2 Years Later: Domestic Violence Victim Prosecuted in Bulloch County Remains in Prison Pending Appeal

Two years after she was sentenced on an inconsistent jury verdict, a domestic violence victim in Bulloch County who shot and killed her longtime abuser remains behind bars as her appeal lingers in a higher court.

February 21, 2024 marks two years since Ashlyn Griffin was sentenced in Bulloch County Superior Court on an Aggravated Assault charge stemming from a June 2020 incident in which she shot and killed her boyfriend, Brandon McCray, in self-defense.

The District Attorney’s Office, led by DA Daphne Totten, said Griffin was not acting in self defense because she fired two shots. During the trial, Chief ADA Barclay Black alleged that only the first shot fired by Griffin was justified, but the second was not. He asked her on the stand why she did not simply tell McCray to ‘get away.’ A medical examiner from the GBI Crime Lab testified that they could not determine which wound on McCray’s body occurred first and debunked a number of the state’s allegations. Griffin, who was pregnant at the time of the assault, said she thought McCray was going to kill her.

Griffin testified about the abuse as well as the shooting incident during the trial and a jury found her not guilty on the charge of Felony Murder, which was predicated on an Aggravated Assault charge. But jurors returned a verdict of guilty of the Aggravated Assault and Possession of a Firearm During the Commission of a Felony charges.

ADA Black lobbied for Griffin, now a mother of two, to serve the maximum time behind bars and Judge Peed ultimately sentenced her to 10 years to serve in prison on the Aggravated Assault charge followed by 10 years on probation, plus five additional years for the Possession charge. She was sentenced under the First Offender Act, which the state opposed. 

The same district attorney’s office prosecuted McCray in 2018 for a violent assault on Griffin while she was pregnant. In that case, McCray was sentenced for beating Griffin with a metal trash can and assaulting her to the point of pelvic hemorrhage, among other things. He was given 180 days in a Probation Detention Center.

Motion for a New Trial

Jurors testified in a hearing seeking a new trial in 2023 and said they considered research from outside of the deliberation room. Superior Court Judge Gates Peed allowed limited testimony of the jurors and, after a brief hearing, later denied the Motion for a New Trial.

Several jurors also spoke with TheGeorgiaVirtue after the case concluded and shared that the premise of the Aggravated Assault conviction was because the jury foreman had said Griffin would only get probation, as he had researched the charge during a break in deliberations one evening. Another juror said the jury foreman wanted to teach Griffin a lesson about owning a gun.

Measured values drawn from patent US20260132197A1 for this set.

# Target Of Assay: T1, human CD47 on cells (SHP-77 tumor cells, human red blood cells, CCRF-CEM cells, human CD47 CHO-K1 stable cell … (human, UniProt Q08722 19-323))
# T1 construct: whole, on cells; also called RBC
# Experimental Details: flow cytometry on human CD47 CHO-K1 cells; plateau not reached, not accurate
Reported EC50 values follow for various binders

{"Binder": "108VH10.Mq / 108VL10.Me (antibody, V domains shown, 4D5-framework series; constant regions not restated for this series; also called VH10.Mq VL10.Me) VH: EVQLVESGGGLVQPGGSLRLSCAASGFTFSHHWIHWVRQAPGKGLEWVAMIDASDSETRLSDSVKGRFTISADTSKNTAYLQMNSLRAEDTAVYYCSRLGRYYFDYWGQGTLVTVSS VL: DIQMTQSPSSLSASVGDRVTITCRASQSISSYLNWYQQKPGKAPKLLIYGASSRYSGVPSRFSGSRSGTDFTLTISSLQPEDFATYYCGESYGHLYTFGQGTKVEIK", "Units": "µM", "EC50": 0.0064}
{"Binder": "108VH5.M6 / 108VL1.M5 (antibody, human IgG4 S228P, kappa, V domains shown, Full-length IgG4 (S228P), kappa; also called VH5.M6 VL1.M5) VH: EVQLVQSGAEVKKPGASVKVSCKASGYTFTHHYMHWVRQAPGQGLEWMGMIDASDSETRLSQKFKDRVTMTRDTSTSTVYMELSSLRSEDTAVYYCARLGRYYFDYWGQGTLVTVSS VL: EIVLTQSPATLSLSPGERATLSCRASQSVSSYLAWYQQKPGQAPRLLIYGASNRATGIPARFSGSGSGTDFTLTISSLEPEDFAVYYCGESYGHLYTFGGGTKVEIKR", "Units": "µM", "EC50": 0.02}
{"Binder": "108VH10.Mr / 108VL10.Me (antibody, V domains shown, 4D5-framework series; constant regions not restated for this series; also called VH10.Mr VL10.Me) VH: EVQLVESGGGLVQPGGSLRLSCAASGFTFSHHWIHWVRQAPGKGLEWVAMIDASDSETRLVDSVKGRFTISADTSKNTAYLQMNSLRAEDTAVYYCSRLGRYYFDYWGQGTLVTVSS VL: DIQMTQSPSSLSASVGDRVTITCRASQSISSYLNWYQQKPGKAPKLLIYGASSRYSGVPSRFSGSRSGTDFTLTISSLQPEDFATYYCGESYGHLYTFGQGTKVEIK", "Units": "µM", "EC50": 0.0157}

Story continues below

Admissions of Juror Misconduct Not Enough for New Trial in Bulloch Domestic Violence Murder Case

Attorneys for Griffin filed a Motion for a New Trial in the Georgia Court of Appeals in August 2023, but the case remains pending. Griffin has been in GDC custody since she was sentenced in 2022.

*If you or someone you know needs assistance in leaving a domestic violence situation, there are resources available which are not intertwined with law enforcement or prosecutors. You may contact the National Domestic Violence Hotline at 1-800-799-7233 (SAFE) for more information.

Jessica Szilagyi

Jessica Szilagyi is Publisher of TGV News She focuses primarily on state and local politics as well as issues in law enforcement and corrections. She has a background in Political Science with a focus in local government and has a Master of Public Administration from the University of Georgia.

Jessica is a "Like It Or Not" contributor for Fox5 in Atlanta and a commentator on the 'Let Me Tell You Why You're Wrong Podcast.'

Sign up for her weekly newsletter: http://eepurl.com/gzYAZT

1 Comment

  1. This case drives me insane as this could have very well how I ended from my abuser if I hadn’t found a way to detach. I wasn’t his first victim as his first wife and myself testified against him in a case that wasn’t even pertaining to us in Chatham County. Bulloch County did very little in the case where he attacked me in my home after I separated from him. Even so that the editor, who’s now deceased, wrote the editorial in such a way that it would make one think that I’d been cheating on him with the male roommate I had (for my safety). Standing up for ourselves, as domestic violence survivors, is nothing noble/courageous in the eyes of SEGA. In fact, we don’t get taken seriously until a coroner is collecting us in a body bag.

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